Sunday, January 16, 2011

The Approximately Ten Commandments of Digital Photography

1.  Thy shalt follow Hero's Journey Mythology in rocking thine art. (Myths and creeds are heroic struggles to comprehend the truth in the world. --Ansel Adams) Thou shalt shoot something most every day.  Thou shalt carry a camera and keep one in thy car, if only to pull over and catch that most unique sunset or magnificent thunderheads.  "I missed every shot I never took," said Hockey great Wayne Gretsky, and the same spirit applies to the art of photography.

2.  Thou shalt play as thou develop thine very own style! There is no one right way to shoot!  Ansel Adams: "There are no rules for good photographs, there are only good photographs."  Thou shalt constantly try different things in finding and optimizing your own style.  Thou shalt shoot raw and jpeg, video and stills.  Thou shalt try out ND filters, polarizing filters, UV filters and more.  Every camera does raw and jeg a bit differently, in different conditions, and software allows you to finish photos differently.   Thou shalt have fun playing around--leaning towards JPEGs when you know it's what you want and are trying to increase yer camera's burst rate for action photography, and towards RAW when ye need to do detailed post-processing.  Only ye can determine what works best for ye, and only ye can find this by playing.    "Millions of men have lived to fight, build palaces and boundaries, shape destinies and societies; but the compelling force of all times has been the force ...of originality and creation profoundly affecting the roots of human spirit."  –Ansel Adams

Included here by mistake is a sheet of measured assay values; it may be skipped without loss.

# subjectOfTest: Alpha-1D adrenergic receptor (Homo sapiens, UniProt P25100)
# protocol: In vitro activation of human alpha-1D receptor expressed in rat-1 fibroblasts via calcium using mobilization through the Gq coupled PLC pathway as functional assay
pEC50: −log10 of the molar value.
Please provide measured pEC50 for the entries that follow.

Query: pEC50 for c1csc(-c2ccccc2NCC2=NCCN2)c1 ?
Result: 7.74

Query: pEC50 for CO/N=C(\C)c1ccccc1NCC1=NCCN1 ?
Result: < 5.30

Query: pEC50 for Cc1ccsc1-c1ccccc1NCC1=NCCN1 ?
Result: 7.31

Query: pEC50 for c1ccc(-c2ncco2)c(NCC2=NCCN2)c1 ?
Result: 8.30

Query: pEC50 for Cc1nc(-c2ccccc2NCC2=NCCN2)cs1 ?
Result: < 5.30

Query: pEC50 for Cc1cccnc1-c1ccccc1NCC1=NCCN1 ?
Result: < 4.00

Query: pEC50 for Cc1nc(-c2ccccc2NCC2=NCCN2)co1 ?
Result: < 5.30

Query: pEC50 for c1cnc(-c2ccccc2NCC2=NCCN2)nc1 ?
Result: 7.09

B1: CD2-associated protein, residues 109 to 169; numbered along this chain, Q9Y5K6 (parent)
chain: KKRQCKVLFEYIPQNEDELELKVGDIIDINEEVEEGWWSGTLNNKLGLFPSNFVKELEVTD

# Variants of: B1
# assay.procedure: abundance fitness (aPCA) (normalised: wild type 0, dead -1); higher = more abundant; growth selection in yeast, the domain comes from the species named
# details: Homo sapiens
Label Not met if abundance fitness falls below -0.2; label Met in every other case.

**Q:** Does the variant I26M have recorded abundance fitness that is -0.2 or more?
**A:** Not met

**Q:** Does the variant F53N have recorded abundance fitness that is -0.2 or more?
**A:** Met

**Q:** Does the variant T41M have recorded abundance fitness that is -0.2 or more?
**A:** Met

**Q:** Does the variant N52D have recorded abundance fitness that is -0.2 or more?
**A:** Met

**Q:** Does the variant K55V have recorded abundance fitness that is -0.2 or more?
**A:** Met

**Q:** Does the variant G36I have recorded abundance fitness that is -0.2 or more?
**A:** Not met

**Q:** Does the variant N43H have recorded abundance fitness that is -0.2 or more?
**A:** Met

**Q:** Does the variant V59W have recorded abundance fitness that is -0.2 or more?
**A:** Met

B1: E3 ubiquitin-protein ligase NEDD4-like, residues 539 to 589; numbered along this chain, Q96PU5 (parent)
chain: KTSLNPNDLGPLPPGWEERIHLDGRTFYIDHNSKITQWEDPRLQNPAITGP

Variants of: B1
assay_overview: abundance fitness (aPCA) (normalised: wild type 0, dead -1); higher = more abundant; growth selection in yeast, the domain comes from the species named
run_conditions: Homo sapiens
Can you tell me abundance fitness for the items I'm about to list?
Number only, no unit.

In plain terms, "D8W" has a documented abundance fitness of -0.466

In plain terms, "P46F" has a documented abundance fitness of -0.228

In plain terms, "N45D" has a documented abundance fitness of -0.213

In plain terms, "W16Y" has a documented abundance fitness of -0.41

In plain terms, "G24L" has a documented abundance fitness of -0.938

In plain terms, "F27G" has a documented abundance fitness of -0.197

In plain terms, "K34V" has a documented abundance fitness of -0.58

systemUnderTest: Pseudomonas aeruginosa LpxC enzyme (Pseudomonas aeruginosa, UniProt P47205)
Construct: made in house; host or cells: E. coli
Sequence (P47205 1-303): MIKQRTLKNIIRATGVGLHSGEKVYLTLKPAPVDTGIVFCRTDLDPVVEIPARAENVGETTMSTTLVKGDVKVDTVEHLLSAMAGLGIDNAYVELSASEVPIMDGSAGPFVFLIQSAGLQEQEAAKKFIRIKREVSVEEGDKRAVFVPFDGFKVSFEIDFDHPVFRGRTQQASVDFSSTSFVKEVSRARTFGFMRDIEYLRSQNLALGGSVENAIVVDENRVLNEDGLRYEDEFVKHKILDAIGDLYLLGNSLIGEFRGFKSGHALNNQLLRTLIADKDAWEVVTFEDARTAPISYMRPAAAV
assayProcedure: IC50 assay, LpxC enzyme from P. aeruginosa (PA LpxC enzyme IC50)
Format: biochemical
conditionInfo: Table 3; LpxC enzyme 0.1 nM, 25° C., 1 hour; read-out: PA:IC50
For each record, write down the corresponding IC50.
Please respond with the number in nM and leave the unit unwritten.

3.  Thou shalt not regret mistakes for too long, but bear them in mind as ye take remembrances of them into the next shoot, so as to improve.  "There is always another wave coming," says the surfer, while Sir Richard Branson stated, "Business opportunities are like buses--there's always another one coming."

4.  It's not about the camera.  Ansel Adams:  "I found that while the camera does not express the soul, perhaps a photograph can!" Thy shalt humble thyself before thy subject, be it a model or landscape.  "It's not about the bike," stated cycling great Lance Armstrong.  Seek the soul of beauty--the aesthetic transcending the material.  Do not begin by worrying about technique too much, but advance by boldly pursuing beauty.  Ansel Adams: "There is nothing worse than a brilliant image of a fuzzy concept."  Vincent Van Gogh: "I detest writing or talking about technique in general . . . That art is something which, though produced by human hands, is not wrought by hands alone, but wells up from a deeper source, from man's soul, while much of the proficiency and technical expertise associated with art reminds me of what would be called self-righteousness in religion. . . My strongest sympathies in the literary as well as in the artistic field are with those artists in whom I see the soul at work most strongly."